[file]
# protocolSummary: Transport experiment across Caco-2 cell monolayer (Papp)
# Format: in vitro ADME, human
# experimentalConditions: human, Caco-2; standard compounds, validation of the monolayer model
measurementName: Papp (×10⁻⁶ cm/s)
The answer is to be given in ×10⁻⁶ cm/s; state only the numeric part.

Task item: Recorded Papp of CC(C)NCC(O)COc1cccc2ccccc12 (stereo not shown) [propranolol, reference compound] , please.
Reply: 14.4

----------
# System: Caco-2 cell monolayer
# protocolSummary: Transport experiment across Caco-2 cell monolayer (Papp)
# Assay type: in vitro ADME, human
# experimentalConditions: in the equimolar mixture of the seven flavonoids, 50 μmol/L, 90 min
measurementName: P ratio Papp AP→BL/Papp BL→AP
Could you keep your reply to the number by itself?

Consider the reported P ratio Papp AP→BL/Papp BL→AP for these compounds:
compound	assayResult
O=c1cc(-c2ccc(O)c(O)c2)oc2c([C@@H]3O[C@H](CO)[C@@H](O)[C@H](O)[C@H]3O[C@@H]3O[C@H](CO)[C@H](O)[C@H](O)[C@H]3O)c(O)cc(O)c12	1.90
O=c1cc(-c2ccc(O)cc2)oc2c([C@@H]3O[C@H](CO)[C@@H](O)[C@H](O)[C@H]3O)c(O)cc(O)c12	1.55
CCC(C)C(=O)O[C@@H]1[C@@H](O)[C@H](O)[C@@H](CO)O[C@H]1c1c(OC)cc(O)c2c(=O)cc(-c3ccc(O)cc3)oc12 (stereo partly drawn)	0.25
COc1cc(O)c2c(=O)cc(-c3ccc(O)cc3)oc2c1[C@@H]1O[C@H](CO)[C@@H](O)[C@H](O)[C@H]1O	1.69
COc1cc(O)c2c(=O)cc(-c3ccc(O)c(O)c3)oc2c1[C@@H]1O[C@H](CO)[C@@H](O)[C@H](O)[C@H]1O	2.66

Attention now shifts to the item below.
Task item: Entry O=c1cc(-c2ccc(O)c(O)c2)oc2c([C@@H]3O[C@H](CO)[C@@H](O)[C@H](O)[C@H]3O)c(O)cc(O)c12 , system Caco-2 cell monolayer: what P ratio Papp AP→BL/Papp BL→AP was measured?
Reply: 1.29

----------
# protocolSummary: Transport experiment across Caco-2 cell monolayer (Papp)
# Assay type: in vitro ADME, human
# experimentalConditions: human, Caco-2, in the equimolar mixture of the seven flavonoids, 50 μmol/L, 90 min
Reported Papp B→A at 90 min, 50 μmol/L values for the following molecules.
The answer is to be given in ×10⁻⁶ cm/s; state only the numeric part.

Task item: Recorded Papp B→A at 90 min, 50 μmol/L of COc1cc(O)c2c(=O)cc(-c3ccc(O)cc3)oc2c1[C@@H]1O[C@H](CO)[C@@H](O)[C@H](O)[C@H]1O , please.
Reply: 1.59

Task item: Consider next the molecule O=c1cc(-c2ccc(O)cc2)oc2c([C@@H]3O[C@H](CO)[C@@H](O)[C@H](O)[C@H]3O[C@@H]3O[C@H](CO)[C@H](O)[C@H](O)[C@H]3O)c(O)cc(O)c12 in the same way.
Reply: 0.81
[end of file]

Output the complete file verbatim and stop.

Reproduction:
# protocolSummary: Transport experiment across Caco-2 cell monolayer (Papp)
# Format: in vitro ADME, human
# experimentalConditions: human, Caco-2; standard compounds, validation of the monolayer model
measurementName: Papp (×10⁻⁶ cm/s)
The answer is to be given in ×10⁻⁶ cm/s; state only the numeric part.

Task item: Recorded Papp of CC(C)NCC(O)COc1cccc2ccccc12 (stereo not shown) [propranolol, reference compound] , please.
Reply: 14.4

----------
# System: Caco-2 cell monolayer
# protocolSummary: Transport experiment across Caco-2 cell monolayer (Papp)
# Assay type: in vitro ADME, human
# experimentalConditions: in the equimolar mixture of the seven flavonoids, 50 μmol/L, 90 min
measurementName: P ratio Papp AP→BL/Papp BL→AP
Could you keep your reply to the number by itself?

Consider the reported P ratio Papp AP→BL/Papp BL→AP for these compounds:
compound	assayResult
O=c1cc(-c2ccc(O)c(O)c2)oc2c([C@@H]3O[C@H](CO)[C@@H](O)[C@H](O)[C@H]3O[C@@H]3O[C@H](CO)[C@H](O)[C@H](O)[C@H]3O)c(O)cc(O)c12	1.90
O=c1cc(-c2ccc(O)cc2)oc2c([C@@H]3O[C@H](CO)[C@@H](O)[C@H](O)[C@H]3O)c(O)cc(O)c12	1.55
CCC(C)C(=O)O[C@@H]1[C@@H](O)[C@H](O)[C@@H](CO)O[C@H]1c1c(OC)cc(O)c2c(=O)cc(-c3ccc(O)cc3)oc12 (stereo partly drawn)	0.25
COc1cc(O)c2c(=O)cc(-c3ccc(O)cc3)oc2c1[C@@H]1O[C@H](CO)[C@@H](O)[C@H](O)[C@H]1O	1.69
COc1cc(O)c2c(=O)cc(-c3ccc(O)c(O)c3)oc2c1[C@@H]1O[C@H](CO)[C@@H](O)[C@H](O)[C@H]1O	2.66

Attention now shifts to the item below.
Task item: Entry O=c1cc(-c2ccc(O)c(O)c2)oc2c([C@@H]3O[C@H](CO)[C@@H](O)[C@H](O)[C@H]3O)c(O)cc(O)c12 , system Caco-2 cell monolayer: what P ratio Papp AP→BL/Papp BL→AP was measured?
Reply: 1.29

----------
# protocolSummary: Transport experiment across Caco-2 cell monolayer (Papp)
# Assay type: in vitro ADME, human
# experimentalConditions: human, Caco-2, in the equimolar mixture of the seven flavonoids, 50 μmol/L, 90 min
Reported Papp B→A at 90 min, 50 μmol/L values for the following molecules.
The answer is to be given in ×10⁻⁶ cm/s; state only the numeric part.

Task item: Recorded Papp B→A at 90 min, 50 μmol/L of COc1cc(O)c2c(=O)cc(-c3ccc(O)cc3)oc2c1[C@@H]1O[C@H](CO)[C@@H](O)[C@H](O)[C@H]1O , please.
Reply: 1.59

Task item: Consider next the molecule O=c1cc(-c2ccc(O)cc2)oc2c([C@@H]3O[C@H](CO)[C@@H](O)[C@H](O)[C@H]3O[C@@H]3O[C@H](CO)[C@H](O)[C@H](O)[C@H]3O)c(O)cc(O)c12 in the same way.
Reply: 0.81